Some views from around my village
well, i survived my move to post. it was actually a fairly uneventful trip, some good food in bamenda, my first cup of real coffee in months, and a lot of time spent in a very cramped car. the travelling went as good as can be hoped, i really had no idea what i was doing, but everything fell into place thanks to some great staff and community hosts. They shipped us all to Bamenda, then we were supposed to find our own way from there. Since we arent really allowed to leave our posts for the next three months, i decided to take advantage of my time there and stayed an extra night. Me and some other newly sworn in volunteers tried some of the better restaurants that were recommended to us, and we ate great. Im still missing the chicken salad sandwich we had at this one place. We also went to some whiteman stores, but i didnt really buy anything cause i already had so much stuff to get to post and no idea how i was going to do it. The next morning as i am still half asleep on the couch, Peter, the head of the Bamenda office comes in for a second and says hes on his way to Baffousam, which is actually in the wrong direction, but after asking for help, he brings me by the Mamfe car park, saving me the hassle of having to buy out a taxi and drag all my stuff there myself, because taxis here kinda work like buses, they go around and pick up people until all the seats are full and drop people off on the way, but if you are taking up more than one seat, you are paying for more than one seat. So i get to the car park, get my ticket, and we get on our way, with me in the most uncomfortable seat I have probably ever been in. I swear my right buttcheek never touched the seat. But thankfully this driver was flying, and we made fantastic time. About twenty minutes outside Mamfe, jimmy, my community host called me, to see where i was. i told him, and he said hed meet me at the car park when i got there to give me a hand. When i got there he got us a car to help bring my stuff from the park to my house, which was another step that i had no idea how i was going to handle. Finally, I am home.
So i spent most of the rest of that day unpacking and cleaning, and took my first shower in three months. granted it was cold water, but it felt great because it is really hot here in mamfe and i worked up a sweat unpacking. then that night my site mates had a welcoming dinner, with mexican food. It was glorious. I can without a doubt say probably the best meal I have had in three months. Side note, that pre packaged chicken thats by the tuna fish in the super market ships great. then i went home and spent my first night in my new house, right before the power went out. welcome home. next day we met up again and made the leftovers from dinner into breakfast with eggs and it was almost as good as the night before. Renee my site mate brought me around Mamfe, introducing me to tons of people and showing me tons of places, maybe a quarter of which i will remember, but i have two years. Next day i just did my laundry and cooked some food, and I have been doing alot of reading. I also met with my principal, who seems awesome, and already had me fix the printer in his office, although i have no idea when i am supposed to start or what i am supposed to teach. but that will come. i will probably stop by the school again tomorrow or monday.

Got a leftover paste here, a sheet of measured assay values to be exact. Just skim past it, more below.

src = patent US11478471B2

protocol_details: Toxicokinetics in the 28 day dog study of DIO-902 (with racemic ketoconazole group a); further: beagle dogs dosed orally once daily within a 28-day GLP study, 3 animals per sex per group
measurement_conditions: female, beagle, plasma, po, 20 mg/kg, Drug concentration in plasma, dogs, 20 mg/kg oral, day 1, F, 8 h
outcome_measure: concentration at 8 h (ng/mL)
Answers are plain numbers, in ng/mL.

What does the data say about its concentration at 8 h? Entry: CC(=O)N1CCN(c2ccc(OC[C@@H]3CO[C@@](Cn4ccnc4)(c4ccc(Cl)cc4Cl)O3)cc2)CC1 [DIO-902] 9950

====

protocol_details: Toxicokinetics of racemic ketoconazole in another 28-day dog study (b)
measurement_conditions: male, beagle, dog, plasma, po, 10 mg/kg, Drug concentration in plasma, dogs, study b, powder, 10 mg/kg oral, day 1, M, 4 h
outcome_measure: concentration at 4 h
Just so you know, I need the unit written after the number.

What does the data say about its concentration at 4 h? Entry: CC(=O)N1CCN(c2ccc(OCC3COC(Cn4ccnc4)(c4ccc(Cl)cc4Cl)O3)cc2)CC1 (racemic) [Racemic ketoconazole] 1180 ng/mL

this morning Renee brought me along with her out into the bush for a farmers co op meeting, where they were talking about maintaining their fair trade certification. It was really cool to see and i got to meet a tribal chief.
so my house is just about set up, although sparcely furnished, but i have two years to fill it. ive hung up some pictures to make it feel more homely. its rained every day that i have been here at least two to three times a day, but i guess thats why it is a rain forest. my road is the muddiest mess i have ever seen, i cant walk down it without getting mud on my pants, and one time i stepped in what i thought was a dry spot but turned out to be a six inch deep puddle of mud, so that was fun. But in spite of all the rain, mamfe is absolutely gorgeous. it is this little city stuck in the middle of this gorgeous rain forest in every direction. One day we went for a walk by the river, and there is this really old suspension bridge that was built by the germans, i think before the world wars. it is like old school indiana jones movie style, with the ropes across the huge river and the creaking boards connecting it, and it slants to one side. So of course i crossed it, and its really kind of terrifying, especially cause it was raining and made it really slippery. people use it every day though so its not actually life threatening. Other than that i have just been enjoying having the opportunity to relax for a while, finally free from training. I miss you all back home, as well as all of cameroons newest PCVs, but I am finally starting real life here!
oh also, i have my new address, so you can send me things!
Joseph Meuser, PCV
Mamfe, Cameroun, Africa
I also updated my contact page at the top here for more permanent access, and with all other relavent info.